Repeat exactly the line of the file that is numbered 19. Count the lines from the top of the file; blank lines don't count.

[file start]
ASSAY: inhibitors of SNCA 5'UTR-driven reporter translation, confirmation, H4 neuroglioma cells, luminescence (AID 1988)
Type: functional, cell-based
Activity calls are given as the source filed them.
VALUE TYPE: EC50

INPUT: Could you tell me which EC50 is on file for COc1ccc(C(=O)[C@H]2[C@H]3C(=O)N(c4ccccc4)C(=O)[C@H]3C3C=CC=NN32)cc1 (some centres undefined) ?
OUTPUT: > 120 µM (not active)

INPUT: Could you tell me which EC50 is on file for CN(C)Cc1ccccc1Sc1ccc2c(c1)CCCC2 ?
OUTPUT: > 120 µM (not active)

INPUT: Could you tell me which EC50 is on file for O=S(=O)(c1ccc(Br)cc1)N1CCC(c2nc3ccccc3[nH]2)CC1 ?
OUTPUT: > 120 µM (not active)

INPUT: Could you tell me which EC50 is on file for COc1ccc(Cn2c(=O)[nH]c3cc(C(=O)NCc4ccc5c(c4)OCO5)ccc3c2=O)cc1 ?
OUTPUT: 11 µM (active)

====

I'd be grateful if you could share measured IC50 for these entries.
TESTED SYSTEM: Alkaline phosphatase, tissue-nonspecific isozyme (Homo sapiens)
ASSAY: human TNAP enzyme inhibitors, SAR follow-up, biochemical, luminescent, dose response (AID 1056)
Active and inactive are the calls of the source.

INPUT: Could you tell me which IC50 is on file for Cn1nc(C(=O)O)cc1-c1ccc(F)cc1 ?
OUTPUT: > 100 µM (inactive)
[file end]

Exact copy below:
OUTPUT: > 100 µM (inactive)